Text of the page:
Bob Conroy, with his cartoons and his guitar. Valley Dispatch/Dennis Shaughnessey
Bob Conroy, with his cartoons and his guitar. Valley Dispatch/Dennis Shaughnessey

DRACUT - Bob Conroy still doesn't know what he wants to be when he grows up.

At an age when most people would be considering retirement, the 64-year-old Dracut resident is wondering what he should do next. In 2004, after losing his long-held job as a graphic engineer, Conroy began publishing "The Pink Slip" comic strip, which appeared weekly in The Sun. It was a huge success.

During that time, he was also drawing editorial cartoons that would show up in other publications. He put the comic strip aside in 2009 to devote his efforts to the editorial cartoons. His work has appeared in more than 300 publications and newswire services on the Internet.

But deep-seated personal convictions prompted him to step away from his pens, pencils and storyboard in 2011. He has dedicated the past year to mastering the guitar, an instrument for which he's always had an affinity.

Conroy, who is married and has three daughters -- the youngest is a junior in high school -- is considering reviving "The Pink Slip" comic strip in some incarnation. If he does, he says, he'd like to see it go into syndication.

Or he may decide to grab his guitar and become a singer in a rock 'n' roll band. There's still plenty of time to decide.

Q: Why did you stop drawing editorial cartoons?

A: "There were other things I wanted to do and I was in a financial situation where I didn't have to worry too much. I felt that I was using the cartoon to shred people and situations that I really didn't know anything about. I started feeling like a loose cannon out there just firing to hear the bang and not thinking about the ramifications the drawings might have.

"As the cartoon began to get more popular and I started seeing some of the comments, I decided I needed time to readjust and I asked myself if I really wanted to keep on doing this. I did some soul searching and had to decide what was worthy of attacking and what was worthy of being left alone. So I started spending a lot of time on the guitar."

Q: What was one of the toughest things you've ever done in terms of political cartoons?

A: "I drew President Obama with a bomb directly over his head about to land on him. It was called 'ObamaGates' and came right after the president said the Cambridge police 'acted stupidly' following the arrest of (Harvard professor) Henry Gates. It was a powerful, heavy cartoon and I think it spewed out the wrong message. I'm not like that. I'm not a malicious person. The cartoon received a lot of positive comments and I think that bothered me even more. It was kind of nasty."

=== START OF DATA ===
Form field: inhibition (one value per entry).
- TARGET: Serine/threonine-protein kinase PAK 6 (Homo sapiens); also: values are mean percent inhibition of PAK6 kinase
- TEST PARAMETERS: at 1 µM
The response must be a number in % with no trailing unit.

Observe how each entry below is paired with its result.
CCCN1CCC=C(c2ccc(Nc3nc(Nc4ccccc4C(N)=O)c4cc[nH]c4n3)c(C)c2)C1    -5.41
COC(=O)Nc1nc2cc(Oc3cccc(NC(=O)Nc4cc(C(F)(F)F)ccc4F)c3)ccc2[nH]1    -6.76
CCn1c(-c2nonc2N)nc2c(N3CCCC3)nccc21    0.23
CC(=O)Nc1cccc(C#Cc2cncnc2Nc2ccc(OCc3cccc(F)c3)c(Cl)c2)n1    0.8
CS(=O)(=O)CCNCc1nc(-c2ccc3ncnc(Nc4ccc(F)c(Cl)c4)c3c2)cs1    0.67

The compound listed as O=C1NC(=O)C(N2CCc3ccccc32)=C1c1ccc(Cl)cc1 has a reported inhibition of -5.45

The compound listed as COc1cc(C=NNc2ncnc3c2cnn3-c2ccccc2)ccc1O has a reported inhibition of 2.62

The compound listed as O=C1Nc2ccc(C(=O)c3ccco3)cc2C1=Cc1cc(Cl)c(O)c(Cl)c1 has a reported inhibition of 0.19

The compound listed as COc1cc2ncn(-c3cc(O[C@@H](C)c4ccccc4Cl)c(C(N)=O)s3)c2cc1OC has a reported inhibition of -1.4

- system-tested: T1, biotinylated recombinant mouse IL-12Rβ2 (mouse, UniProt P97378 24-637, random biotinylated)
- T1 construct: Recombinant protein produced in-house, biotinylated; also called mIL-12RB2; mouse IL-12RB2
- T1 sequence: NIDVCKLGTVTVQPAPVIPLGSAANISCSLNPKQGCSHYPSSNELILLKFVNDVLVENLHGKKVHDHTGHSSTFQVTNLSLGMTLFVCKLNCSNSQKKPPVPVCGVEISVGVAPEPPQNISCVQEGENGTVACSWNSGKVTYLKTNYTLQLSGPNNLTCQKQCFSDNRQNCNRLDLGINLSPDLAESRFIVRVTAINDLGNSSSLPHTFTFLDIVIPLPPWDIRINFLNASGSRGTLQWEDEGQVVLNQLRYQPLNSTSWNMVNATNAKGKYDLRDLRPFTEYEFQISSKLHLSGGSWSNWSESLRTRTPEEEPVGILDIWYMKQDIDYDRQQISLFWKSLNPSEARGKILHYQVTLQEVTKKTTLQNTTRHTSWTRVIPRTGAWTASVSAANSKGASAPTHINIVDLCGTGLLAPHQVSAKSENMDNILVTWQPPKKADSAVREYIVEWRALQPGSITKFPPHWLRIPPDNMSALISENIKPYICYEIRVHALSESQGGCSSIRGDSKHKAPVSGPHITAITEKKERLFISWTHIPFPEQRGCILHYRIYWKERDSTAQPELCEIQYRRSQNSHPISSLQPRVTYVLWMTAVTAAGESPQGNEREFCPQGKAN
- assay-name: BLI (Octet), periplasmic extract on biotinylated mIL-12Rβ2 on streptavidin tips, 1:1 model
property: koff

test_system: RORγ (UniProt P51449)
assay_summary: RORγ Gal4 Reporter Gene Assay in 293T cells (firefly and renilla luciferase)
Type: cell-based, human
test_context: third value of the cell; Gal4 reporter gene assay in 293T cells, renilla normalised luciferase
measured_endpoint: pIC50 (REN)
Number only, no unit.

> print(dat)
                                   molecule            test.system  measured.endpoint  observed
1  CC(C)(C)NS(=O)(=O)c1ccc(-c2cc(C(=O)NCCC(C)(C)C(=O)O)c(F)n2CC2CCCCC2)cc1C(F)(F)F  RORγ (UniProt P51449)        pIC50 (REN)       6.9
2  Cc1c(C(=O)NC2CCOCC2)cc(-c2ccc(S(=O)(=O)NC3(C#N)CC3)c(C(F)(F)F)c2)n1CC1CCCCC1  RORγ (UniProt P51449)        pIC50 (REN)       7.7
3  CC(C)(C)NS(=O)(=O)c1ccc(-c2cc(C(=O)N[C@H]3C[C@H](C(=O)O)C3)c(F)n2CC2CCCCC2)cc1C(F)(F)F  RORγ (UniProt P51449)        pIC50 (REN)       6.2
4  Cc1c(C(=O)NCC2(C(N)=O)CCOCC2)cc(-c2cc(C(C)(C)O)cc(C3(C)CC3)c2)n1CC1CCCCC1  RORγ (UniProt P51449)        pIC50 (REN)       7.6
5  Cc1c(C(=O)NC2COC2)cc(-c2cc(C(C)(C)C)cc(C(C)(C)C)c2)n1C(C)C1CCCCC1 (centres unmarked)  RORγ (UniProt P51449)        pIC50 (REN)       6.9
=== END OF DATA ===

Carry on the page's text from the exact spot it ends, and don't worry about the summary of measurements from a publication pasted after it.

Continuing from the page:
Q: Where do your ideas come from?

A: "When I was doing 'The Pink Slip,' my ideas came from the events in my life, getting let go from a job I loved, and it kind of evolved to things that were happening in my household with my family. A little exaggerated for comic effect, but not too much.

"The ideas for the editorial cartoon come from global situations that are in the news. I would try to get a worldview of things that were happening because many of my cartoons were featured on the European Worldwide News Service. But it always reminded me of parts of the human body. If you do something to one part, if affects all the other parts. If something happens in England it affects what happens in Japan or New Zealand or the United States."

Q: What comes first, the message or the drawing?

A: "The message comes first usually. For me anyway. I'll get the idea and the drawing and the idea kind of evolve together. Sometimes it may go the other way. I'll wake up in the morning and I just want to draw something. I once drew a big black bear for no particular reason. Several months later, around Thanksgiving, I drew some Pilgrims hunting and as they were being chased by the bear the caption says, 'Hey, let's just go with the turkey this year.'"

Q: Do you envision yourself playing the local coffee house circuit?

A: "Oh, I'd love to. Absolutely. I have a few friends who are excellent singers and excellent musicians but trying to get us all together at the same time is really difficult. I'd love to find a female singer who sounds like Alison Krauss. My youngest daughter (Meredith) has an unbelievable voice by so far she's been resistant. I know she has a lot of schoolwork and a lot going on, but I'd love to be able to perform with her. Maybe someday. Who knows?"